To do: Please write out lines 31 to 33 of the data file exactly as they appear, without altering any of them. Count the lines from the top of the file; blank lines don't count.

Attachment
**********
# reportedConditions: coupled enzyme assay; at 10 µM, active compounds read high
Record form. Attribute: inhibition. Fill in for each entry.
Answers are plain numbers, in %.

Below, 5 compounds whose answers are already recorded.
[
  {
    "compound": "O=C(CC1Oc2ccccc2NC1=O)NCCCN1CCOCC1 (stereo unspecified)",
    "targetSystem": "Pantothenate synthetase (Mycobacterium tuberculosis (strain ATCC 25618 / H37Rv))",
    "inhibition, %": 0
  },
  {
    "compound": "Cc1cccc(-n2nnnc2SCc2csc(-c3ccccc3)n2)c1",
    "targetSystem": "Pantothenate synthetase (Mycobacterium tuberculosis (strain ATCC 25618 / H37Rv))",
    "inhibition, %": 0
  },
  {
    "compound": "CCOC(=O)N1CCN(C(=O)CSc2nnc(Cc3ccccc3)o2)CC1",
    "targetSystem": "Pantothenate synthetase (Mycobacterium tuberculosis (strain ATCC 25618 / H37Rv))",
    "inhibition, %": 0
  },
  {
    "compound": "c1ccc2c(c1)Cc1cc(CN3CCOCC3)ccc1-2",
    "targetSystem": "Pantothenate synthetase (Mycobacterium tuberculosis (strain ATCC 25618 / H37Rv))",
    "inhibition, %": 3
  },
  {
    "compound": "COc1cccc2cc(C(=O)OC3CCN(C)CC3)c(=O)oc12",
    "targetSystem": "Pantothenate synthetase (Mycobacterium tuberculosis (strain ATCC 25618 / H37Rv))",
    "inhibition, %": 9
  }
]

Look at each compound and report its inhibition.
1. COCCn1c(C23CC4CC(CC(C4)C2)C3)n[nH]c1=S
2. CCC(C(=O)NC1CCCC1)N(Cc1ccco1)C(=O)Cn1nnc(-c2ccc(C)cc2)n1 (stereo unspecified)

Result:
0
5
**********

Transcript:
]

Look at each compound and report its inhibition.
1. COCCn1c(C23CC4CC(CC(C4)C2)C3)n[nH]c1=S